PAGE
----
19500903 1500 24sn

19500903 1500 24sn

Unit Info   Unit Info

Of all the 2d Battalion units, G Company received the hardest blows. Before dawn of 1 September enemy troops had G Company platoons on separate hills under heavy assault. Shortly after 0300 they overran the 179 and on its crest joined the 2d Platoon of G Company.


Meanwhile, the 3d Platoon of G Company, on a low hill along the Nam four miles from its juncture with the Naktong, was also under close-in attack.

After daylight, Capt. LeRoy E. Majeske, G Company commanding officer, requested artillery concentrations and air strikes, but the latter were slow in coming. At 1145, the enemy had almost reached the crest of the hill, and only the narrow space covered by the air identification panel separated the two forces. A few minutes later Majeske was killed, and 2d Lt. George Roach, commanding the 3d Platoon, again reported the desperate situation and asked for an air strike.

The Air Force delivered the strike on the enemy-held side of the hill, and this checked the assaults. But by this time many enemy troops had captured and occupied foxholes in the platoon position and from them they threw grenades into other parts of the position.

One of the grenades killed Lieutenant Roach early in the afternoon. SFC Junius Poovey, a squad leader, now assumed command. In this close fight, one of the heroes was Cpl. Hideo Hashimoto, a Japanese-American, who edged himself forward and threw grenades into the enemy holes, some of them only ten to fifteen feet away.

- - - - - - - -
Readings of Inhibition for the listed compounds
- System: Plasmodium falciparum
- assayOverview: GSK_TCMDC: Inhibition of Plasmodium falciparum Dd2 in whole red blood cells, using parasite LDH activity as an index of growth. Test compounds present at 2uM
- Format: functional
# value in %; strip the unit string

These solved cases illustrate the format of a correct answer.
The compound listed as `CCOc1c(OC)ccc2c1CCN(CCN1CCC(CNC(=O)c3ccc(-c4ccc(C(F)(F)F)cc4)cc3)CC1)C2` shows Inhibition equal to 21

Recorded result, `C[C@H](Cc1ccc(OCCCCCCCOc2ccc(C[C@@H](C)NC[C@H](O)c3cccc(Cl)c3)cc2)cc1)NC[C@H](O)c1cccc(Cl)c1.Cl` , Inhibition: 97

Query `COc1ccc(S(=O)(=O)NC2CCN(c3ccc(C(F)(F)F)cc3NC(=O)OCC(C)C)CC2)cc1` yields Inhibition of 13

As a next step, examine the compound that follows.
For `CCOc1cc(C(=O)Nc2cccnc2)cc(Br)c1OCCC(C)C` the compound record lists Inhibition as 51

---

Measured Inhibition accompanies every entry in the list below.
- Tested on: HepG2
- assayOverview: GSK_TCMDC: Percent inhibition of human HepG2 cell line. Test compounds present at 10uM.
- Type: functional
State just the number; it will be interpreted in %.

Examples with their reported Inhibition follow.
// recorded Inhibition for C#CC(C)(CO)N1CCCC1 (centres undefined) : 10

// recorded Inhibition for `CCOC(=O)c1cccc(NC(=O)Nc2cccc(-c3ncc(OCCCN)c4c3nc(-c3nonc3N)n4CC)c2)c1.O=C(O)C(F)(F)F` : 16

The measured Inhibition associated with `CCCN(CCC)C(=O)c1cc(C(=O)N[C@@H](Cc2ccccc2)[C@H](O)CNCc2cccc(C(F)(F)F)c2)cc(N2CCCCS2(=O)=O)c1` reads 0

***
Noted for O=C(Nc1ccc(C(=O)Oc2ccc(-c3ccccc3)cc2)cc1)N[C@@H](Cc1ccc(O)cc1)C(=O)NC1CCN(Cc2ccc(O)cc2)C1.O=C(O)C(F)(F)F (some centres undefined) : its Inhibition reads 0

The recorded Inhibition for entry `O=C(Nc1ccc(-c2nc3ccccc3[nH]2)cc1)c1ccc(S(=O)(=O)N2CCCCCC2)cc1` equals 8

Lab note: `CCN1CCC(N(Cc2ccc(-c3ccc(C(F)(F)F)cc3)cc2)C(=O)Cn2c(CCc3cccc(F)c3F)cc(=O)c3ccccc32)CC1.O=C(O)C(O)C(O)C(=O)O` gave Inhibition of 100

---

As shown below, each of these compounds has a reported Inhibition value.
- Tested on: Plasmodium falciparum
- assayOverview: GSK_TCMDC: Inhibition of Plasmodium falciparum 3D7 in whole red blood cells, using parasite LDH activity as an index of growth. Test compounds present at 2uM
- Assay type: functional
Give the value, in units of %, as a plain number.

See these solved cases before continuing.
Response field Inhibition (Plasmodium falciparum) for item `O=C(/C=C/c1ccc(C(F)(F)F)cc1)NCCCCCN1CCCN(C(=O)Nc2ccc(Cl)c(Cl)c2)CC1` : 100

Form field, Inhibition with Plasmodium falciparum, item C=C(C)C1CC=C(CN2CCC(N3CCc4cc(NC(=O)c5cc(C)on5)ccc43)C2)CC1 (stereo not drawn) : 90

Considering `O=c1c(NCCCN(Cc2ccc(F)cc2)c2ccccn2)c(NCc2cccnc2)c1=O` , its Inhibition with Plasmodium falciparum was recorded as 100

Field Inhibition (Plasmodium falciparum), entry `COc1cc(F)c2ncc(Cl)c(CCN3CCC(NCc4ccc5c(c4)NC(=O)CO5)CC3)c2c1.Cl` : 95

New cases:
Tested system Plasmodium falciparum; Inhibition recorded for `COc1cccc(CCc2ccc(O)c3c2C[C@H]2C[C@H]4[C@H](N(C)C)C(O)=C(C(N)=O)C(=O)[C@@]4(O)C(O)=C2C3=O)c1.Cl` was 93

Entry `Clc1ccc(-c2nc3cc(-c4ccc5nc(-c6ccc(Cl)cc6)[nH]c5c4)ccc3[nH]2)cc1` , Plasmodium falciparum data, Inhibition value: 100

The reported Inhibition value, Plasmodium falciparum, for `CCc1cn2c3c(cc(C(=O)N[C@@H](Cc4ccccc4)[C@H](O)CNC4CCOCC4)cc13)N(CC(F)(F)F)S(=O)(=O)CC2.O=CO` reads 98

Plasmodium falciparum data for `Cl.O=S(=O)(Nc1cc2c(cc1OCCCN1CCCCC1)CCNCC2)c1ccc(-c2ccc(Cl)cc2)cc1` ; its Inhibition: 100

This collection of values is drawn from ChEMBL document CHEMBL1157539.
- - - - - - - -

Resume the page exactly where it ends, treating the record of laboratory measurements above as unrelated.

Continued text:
By 1800, Sergeant Poovey had only 12 effectives left in the platoon; 17 of the 29 men still living were wounded. With ammunition almost gone, Poovey requested and received authority to withdraw into the main G Company position.

After dark, the 29 men, 3 of them carried on stretchers, escaped by timing their departure from the hill with the arrival of friendly tanks which engaged the enemy and diverted attention from the beleaguered men on top. The group reached the G Company position on Hill 179 half an hour before midnight. [24-42]

While G Company held its positions on Hill 179 on 2 September against enemy attack, Colonel Murch's 2d Battalion, 27th Infantry, started an attack northwest toward it at 1700 from the Chung-ni area. The battalion made slow progress against formidable enemy forces. The night was extremely dark and the terrain along the Kuhe-ri ferry road was mountainous.

  

After fighting all that night the battalion [ Gordon Murch's 2d Battalion, 27th Infantry], the next day at 1500, reached a position 1,000 yards south of the original defensive positions of G Company, 35th Infantry.